Living to 200?

Adam's Apple

Senior Member
Joined
Apr 25, 2004
Messages
4,092
Reaction score
448
Points
48
Want to Live Forever?
By Mona Charen, The Conservative Voice
December 01, 2006

...we may be, in fact, almost certainly are, on the cusp of a revolution in longevity. Those of us under the age of 70 right now will not regain youth, but we may very well extend our healthy lives decades beyond what was ever possible before. Whether this will be, on the whole, a good or bad thing for society is an open question. But it is around the corner.

The scientific world is abuzz with life-extending technologies and techniques--some proven, others on the drawing board. Ray Kurzweil, winner of the 1999 National Medal of Technology, inductee into the Patent Office's Inventors' Hall of Fame and self-described futurist, offers tantalizing if somewhat freaky glimpses into the next 25 years of medical advances.

He reports, in "Fantastic Voyage: Live Long Enough to Live Forever," that the National Institutes of Health has funded research for a microscopic probe that would that would be inserted into a patient and would detect and treat precancerous and malignant tumors of the esophagus, stomach and colon. Kurzweil expects "nanobots" (blood-cell-sized robots built molecule by molecule) to perform a host of functions inside the body within the next 25 years.

"Nano-engineered blood-borne devices that deliver hormones such as insulin have been demonstrated in animals. Similar systems could precisely deliver dopamine to the brain for Parkinson's patients, provide blood-clotting factors for patients with hemophilia, and deliver cancer drugs directly to tumor sites."

In addition to all of this, scientists combining the disciplines of biology and artificial intelligence are developing technology that could one day replace whole human systems (like digestion) with improved biological/machine hybrids. The notion that human and machine are different spheres may change as we increasingly inject machines into our bodies and manipulate our cells. We may even be able to enhance intelligence. Work on gene therapy may yield the ability to turn gene expressions on and off -- which could affect everything from genetic diseases to the aging process itself.

for full article:
http://www.theconservativevoice.com/article/20711.html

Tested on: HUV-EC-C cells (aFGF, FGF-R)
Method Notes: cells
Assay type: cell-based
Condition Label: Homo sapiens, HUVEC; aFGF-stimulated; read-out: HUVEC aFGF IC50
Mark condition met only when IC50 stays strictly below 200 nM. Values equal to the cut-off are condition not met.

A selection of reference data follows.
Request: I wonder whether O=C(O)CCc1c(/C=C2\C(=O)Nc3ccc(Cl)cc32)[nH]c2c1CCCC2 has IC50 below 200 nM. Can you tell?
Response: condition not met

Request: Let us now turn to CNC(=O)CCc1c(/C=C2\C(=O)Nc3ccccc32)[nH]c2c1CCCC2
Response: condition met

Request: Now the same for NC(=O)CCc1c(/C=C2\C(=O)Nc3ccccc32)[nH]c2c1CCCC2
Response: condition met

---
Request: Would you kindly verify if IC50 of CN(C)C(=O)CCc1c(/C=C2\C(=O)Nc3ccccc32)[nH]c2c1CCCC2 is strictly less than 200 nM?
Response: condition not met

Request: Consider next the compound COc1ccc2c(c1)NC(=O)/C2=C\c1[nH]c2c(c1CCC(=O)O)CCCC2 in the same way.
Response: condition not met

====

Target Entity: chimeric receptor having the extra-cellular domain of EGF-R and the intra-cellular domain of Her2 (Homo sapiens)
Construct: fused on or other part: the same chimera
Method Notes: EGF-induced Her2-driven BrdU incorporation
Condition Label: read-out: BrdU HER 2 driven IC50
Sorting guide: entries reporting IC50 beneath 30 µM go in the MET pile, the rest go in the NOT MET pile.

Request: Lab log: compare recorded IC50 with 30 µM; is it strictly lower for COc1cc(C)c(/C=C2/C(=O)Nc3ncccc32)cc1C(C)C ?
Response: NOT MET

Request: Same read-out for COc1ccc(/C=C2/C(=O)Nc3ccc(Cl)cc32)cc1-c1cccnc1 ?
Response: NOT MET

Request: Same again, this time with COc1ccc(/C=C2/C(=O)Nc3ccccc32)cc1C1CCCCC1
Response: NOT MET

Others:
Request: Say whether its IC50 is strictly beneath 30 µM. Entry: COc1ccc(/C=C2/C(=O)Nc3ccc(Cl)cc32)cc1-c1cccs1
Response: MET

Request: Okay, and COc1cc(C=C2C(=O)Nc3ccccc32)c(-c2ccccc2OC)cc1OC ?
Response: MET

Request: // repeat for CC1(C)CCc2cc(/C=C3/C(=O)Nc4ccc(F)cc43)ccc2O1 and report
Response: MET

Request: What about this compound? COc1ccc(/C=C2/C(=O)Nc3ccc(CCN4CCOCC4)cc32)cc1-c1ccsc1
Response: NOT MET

Dan

Senior Member
Joined
Aug 28, 2003
Messages
3,928
Reaction score
156
Points
48
Location
Aiken, SC
Go see how easy life is for someone who's 80-90 years old, then decide if living to 200 is a good idea.
 

Avatar4321

Diamond Member
Gold Supporting Member
Joined
Feb 22, 2004
Messages
82,275
Reaction score
10,107
Points
2,070
Location
Minnesota
Go see how easy life is for someone who's 80-90 years old, then decide if living to 200 is a good idea.
i think people can adapt to it. I think the major problem is alot of those people stop working. when you stop having something to do you deteriorate fast.

I think this nanotechnology is interesting. releasing insulin in the bodies? Perhaps they might have a way to treat diebetes without injections everyday. That would be a huge breakthrough.
 

Mr.Conley

Senior Member
Joined
Jan 20, 2006
Messages
1,958
Reaction score
115
Points
48
Location
New Orleans, LA/Cambridge, MA
Go see how easy life is for someone who's 80-90 years old, then decide if living to 200 is a good idea.
It's not like like. Imagine living to 150, but with the body of a 45 year old. Much more enjoyable. What all these advances do is slow down the aging process. It's really rather interesting.
 
OP
A

Adam's Apple

Senior Member
Joined
Apr 25, 2004
Messages
4,092
Reaction score
448
Points
48
What all these advances do is slow down the aging process. It's really rather interesting.
Interesting it is. If this research becomes a reality, they will have long lines clamoring for their product(s). I would be included. An enriched life as we age beats what is available to us now.
 

Most reactions - Past 7 days

Top